Mongongo nuts are incredibly rich in Vitamin E. 100 gm of ripe nuts contain about 560 mg of vitamin E. Since members of the San Bushmen tribe consume these nuts as a staple diet, they obtain the benefits of a diet rich in vitamin E. Since vitamin E is fat-soluble, it is also found in the expelled oil, both cold-pressed or chemically extracted. Vitamin E is a powerful antioxidant for the skin. It protects our skin cells from free radicals that are created due to exposure to heavy ultraviolet radiation. Thus, it prevents our skin from premature ageing caused by the skin. Topically applying oils rich in vitamin E, like mongongo nut oil or wheat germ oil, acts as a moderate sunscreen. However, vitamin E is easily damaged by the sun. It stays effective longer if our diet is rich in Vitamin C. . To obtain maximum benefit from using mongongo oil, one should eat lots of citrus fruits like lemons, lime, oranges and tangerines.
In conclusion, mongongo nut oil offers nutrition benefits to the skin, protecting it from the harsh sun rays and reducing inflammatory problems.
The physical and chemical properties of manketti oil are as follows.
|Relative Density||0.920 to 0.930|
|Saponification Value||180 to 200 mg KOH/ gm of oil|
|Iodine Value||120 to 140 gm of I2 per 100 gm.|
Side Effects and Toxicity Issues
With almost every nut oil, there may be a risk of allergy to some people. In general, it is a non-toxic oil generating no skin sensitivity. It is still not known whether it is safe to be ingested. So, one should use it purely for skin and hair conditioning.
Manketti oil is relatively much less popular in areas outside of its native region. Some manufacturers may try to take advantage by trying to sound its health benefits as too exotic. Mother nature has provided everything we need on this very earth. It is just that we may discover something later because of its remoteness. What is exotic in one region of the globe may be commonplace in its natural area. That does not diminish any of the health benefits of manketti oil based on scientific merit. But outrageous benefits may be nothing more than marketing fads.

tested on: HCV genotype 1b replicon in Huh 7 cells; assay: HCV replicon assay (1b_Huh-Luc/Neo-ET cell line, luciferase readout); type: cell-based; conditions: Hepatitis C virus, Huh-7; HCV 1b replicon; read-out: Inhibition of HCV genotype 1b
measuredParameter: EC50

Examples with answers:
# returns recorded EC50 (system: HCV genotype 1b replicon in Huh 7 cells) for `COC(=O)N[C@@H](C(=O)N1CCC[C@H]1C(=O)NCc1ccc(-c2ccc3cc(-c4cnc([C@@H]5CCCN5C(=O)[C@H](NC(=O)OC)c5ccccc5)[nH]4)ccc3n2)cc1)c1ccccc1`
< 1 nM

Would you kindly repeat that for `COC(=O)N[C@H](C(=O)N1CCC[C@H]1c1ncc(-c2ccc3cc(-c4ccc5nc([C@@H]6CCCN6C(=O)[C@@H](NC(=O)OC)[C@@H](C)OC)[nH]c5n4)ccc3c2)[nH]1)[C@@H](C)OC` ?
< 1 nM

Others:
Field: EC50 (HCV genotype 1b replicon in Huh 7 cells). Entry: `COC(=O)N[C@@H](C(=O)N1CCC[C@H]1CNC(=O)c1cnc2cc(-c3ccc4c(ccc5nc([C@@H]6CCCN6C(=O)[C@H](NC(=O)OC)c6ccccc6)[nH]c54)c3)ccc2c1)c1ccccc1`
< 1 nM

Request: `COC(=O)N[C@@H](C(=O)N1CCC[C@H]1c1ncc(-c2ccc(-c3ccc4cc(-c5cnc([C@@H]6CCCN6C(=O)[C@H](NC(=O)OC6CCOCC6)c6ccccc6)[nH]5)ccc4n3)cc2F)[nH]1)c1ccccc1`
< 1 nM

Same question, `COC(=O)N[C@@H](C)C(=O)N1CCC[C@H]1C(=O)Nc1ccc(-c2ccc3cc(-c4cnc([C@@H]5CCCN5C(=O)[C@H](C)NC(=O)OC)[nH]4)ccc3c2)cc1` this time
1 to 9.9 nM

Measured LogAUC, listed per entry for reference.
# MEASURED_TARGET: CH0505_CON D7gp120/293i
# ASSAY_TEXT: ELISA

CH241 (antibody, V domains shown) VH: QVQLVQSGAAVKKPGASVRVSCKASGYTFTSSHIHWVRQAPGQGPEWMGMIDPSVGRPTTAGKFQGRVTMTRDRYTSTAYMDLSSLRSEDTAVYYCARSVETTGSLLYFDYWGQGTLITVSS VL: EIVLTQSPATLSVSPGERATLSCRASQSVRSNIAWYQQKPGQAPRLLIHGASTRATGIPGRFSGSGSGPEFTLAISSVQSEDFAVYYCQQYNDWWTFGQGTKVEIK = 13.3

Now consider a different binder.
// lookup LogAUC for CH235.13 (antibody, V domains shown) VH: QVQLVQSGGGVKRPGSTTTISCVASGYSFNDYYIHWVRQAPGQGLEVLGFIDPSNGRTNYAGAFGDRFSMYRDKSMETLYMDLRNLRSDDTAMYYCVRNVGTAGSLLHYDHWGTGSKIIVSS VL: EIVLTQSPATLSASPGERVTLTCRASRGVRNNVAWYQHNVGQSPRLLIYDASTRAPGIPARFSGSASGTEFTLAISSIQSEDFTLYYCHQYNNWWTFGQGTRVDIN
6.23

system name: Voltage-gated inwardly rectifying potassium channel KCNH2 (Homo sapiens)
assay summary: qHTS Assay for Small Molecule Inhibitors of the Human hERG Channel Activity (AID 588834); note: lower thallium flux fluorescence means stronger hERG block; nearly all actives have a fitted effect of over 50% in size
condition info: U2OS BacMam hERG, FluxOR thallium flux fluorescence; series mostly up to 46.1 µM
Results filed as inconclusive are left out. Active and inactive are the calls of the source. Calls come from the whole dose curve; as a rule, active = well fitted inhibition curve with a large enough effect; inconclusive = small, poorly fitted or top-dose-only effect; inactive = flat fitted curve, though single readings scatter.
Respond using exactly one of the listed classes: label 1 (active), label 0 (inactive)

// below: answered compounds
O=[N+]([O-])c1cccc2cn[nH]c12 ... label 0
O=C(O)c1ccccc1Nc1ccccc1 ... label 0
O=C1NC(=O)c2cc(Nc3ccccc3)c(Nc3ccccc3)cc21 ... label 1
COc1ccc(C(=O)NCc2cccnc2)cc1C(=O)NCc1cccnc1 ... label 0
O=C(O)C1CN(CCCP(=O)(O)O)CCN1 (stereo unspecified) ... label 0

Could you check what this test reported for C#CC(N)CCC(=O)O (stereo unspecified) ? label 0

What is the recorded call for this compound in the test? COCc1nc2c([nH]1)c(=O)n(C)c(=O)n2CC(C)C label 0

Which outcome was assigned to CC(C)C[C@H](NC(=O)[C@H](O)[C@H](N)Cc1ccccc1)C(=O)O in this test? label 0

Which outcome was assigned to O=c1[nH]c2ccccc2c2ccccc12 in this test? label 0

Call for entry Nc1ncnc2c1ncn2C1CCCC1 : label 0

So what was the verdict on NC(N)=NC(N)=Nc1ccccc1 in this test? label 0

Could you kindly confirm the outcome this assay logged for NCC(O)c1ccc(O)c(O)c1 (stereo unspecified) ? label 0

The shelf life this oil has is remarkable. It doesn’t go rancid easily because Vitamin E slows down the natural oxidation caused by heat and light.
- Fatty acid profile of Manketti (Schinziophyton rautanenii) nut oil: Influence of extraction method and experimental evidence on the existence of α-eleostearic acid.Gwatidzo L. et al., Journal of Cereals and Oilseeds.
- Essential Fatty Acids and Skin Health – Linus Pauling Institute at the Oregon State University.
- α-eleostearicacid – PubChem.
- Vitamin E and Skin Health – Linus Pauling Institute at the Oregon State University.